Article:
• [0026]
    As an extension of the description above, some systems which could be implemented according to this disclosure which comprise a display control component and a first display which displays a portion of a semantically determined subset of the content of a speech might also comprise a second display. In such systems, the display control component might be further operable to cause a portion of the content of the speech to be presented on the second display, and that portion might comprise a prepared text for the speech. Thus, by way of illustration, a system might be implemented according to this disclosure wherein a display control component causes a first display (e.g., a teleprompter) to display a semantically determined subset of the content of a speech, and also causes a second display (e.g., an audience facing screen) to display a portion of the content of the speech which is a prepared text for the speech (e.g., a script, which might have its presentation coordinated with the delivery of the speech by the presenter). Of course, it is also possible that, rather than presenting a portion of the content of the speech which is a prepared test for the speech, a second the display control component might cause the second display to display material related to the speech, such as one or more images. As a further clarification, it should be noted that, in this application, numeric terms such as “first” and “second” are often used as identifiers, rather than being used to signify sequence. While the specific meaning of any instance of a numeric term should be determined in an individual basis, in the claims section of this application, the terms “first” and “second” should be understood as identifiers, unless their status as having meaning as sequential terms is explicitly established. This illustration, as well as additional illustrations included herein should be understood as being provided as clarification only, and should not be treated as limiting.
  • [0027]
    Additionally, it should be understood that this disclosure is not limited to being implemented in systems and apparatuses as described above. The inventors contemplate that the teachings of this disclosure could be implemented in a variety of methods, data structures, interfaces, computer readable media, and other forms which might be appropriate to a given situation. Additionally, the discussion above is not intended to be an exhaustive recitation of all potential implementations of this disclosure.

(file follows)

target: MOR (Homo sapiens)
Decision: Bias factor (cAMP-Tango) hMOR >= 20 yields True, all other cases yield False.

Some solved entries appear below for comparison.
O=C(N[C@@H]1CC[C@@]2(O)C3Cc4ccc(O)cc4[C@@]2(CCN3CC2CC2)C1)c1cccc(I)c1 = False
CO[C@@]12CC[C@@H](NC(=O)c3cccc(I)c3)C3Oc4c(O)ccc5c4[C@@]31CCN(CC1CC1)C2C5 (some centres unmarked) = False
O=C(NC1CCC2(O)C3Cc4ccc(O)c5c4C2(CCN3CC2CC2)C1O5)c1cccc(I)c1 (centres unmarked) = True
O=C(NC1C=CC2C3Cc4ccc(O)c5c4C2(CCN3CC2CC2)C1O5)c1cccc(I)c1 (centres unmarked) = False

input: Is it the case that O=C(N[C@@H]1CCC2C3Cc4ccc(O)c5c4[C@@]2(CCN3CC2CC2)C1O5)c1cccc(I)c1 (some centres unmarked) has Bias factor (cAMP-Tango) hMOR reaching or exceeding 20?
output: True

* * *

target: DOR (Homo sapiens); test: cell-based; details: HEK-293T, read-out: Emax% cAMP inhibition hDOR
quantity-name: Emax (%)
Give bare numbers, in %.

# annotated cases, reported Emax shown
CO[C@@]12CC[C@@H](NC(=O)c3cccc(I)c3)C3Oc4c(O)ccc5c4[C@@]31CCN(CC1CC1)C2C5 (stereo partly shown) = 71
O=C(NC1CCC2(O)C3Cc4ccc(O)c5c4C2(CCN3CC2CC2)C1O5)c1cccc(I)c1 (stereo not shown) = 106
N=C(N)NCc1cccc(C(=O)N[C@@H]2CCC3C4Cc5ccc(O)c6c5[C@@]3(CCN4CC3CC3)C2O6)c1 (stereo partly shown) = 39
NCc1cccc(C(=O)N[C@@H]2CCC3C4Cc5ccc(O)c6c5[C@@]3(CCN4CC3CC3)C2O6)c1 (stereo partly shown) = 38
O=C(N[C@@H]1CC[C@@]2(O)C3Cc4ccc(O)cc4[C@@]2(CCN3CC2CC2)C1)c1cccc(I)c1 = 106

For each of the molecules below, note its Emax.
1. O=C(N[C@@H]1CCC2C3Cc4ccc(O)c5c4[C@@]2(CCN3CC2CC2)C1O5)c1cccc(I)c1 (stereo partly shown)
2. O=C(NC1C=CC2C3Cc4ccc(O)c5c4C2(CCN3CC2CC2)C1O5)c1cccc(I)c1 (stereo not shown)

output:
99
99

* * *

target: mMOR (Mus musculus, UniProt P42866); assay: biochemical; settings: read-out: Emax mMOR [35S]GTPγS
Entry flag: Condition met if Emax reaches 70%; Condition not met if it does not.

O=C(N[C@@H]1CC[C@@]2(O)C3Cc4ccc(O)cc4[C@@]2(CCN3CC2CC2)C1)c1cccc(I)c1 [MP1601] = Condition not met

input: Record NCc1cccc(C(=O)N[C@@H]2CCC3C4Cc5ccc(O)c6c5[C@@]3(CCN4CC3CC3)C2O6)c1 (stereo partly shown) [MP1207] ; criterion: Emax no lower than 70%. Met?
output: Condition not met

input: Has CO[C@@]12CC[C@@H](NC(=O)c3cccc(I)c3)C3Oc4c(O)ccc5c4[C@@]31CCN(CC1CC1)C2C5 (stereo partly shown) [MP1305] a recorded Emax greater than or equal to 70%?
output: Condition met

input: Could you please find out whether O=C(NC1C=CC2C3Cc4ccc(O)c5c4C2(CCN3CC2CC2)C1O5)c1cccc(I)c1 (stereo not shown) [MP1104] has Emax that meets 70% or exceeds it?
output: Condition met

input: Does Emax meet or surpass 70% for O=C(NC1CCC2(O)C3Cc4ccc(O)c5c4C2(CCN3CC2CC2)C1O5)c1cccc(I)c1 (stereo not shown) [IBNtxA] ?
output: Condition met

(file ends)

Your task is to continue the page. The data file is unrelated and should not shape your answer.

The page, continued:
• DETAILED DESCRIPTION
  • [0028]
    This disclosure discusses certain methods, systems and computer readable media which can be used to coordinate an individual's speech and/or other data with material presentation, the control of external devices, and other uses which shall be described herein or which can be implemented by those of ordinary skill in the art without undue experimentation in light of this disclosure. For the purposes of illustration, several exemplary implementations of systems and methods for coordinating the operation of an external apparatus with the presentation of written material are set forth herein. In some of those exemplary implementations, the term “RAT” and “ReadAloud” are used to describe a system, method or application which incorporates the comparison of spoken words with defined material. For the purpose of clarity “RAT” and “ReadAloud” should be understood to stand for Read Aloud Technology, which should be understood as a modifier descriptive of an application which is capable of comparing a user's speech (either as translated by some other application or library, or as processed by the RAT application itself) with some defined material, and deriving output parameters such as the reader's current material location, material reading accuracy, a presentation rate for the material, and other parameters as may be appropriate for a particular implementation. It should be understood that the exemplary implementations, along with alternate implementations and variations, are set forth herein for the purpose of illustration and should not be treated as limiting. It should also be understood that the inventors contemplate a variety of implementations that are not explicitly described herein.